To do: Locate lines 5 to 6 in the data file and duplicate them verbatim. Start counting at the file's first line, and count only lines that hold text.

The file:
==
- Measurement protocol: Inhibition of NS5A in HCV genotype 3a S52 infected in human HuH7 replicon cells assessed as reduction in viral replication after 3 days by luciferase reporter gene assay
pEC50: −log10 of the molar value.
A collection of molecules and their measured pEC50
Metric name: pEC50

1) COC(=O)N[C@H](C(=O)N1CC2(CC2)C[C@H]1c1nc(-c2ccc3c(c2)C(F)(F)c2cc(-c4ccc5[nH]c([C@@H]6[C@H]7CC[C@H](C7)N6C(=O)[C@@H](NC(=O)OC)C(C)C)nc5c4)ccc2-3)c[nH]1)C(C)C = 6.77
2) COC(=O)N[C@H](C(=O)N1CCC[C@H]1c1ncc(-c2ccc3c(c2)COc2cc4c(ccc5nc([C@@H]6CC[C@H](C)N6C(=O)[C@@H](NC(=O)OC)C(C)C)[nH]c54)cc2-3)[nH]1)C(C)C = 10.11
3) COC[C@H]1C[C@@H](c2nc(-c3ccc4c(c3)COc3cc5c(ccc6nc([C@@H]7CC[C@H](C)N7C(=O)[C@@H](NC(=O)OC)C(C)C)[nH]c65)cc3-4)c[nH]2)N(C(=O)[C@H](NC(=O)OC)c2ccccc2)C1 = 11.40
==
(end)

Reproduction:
1) COC(=O)N[C@H](C(=O)N1CC2(CC2)C[C@H]1c1nc(-c2ccc3c(c2)C(F)(F)c2cc(-c4ccc5[nH]c([C@@H]6[C@H]7CC[C@H](C7)N6C(=O)[C@@H](NC(=O)OC)C(C)C)nc5c4)ccc2-3)c[nH]1)C(C)C = 6.77
2) COC(=O)N[C@H](C(=O)N1CCC[C@H]1c1ncc(-c2ccc3c(c2)COc2cc4c(ccc5nc([C@@H]6CC[C@H](C)N6C(=O)[C@@H](NC(=O)OC)C(C)C)[nH]c54)cc2-3)[nH]1)C(C)C = 10.11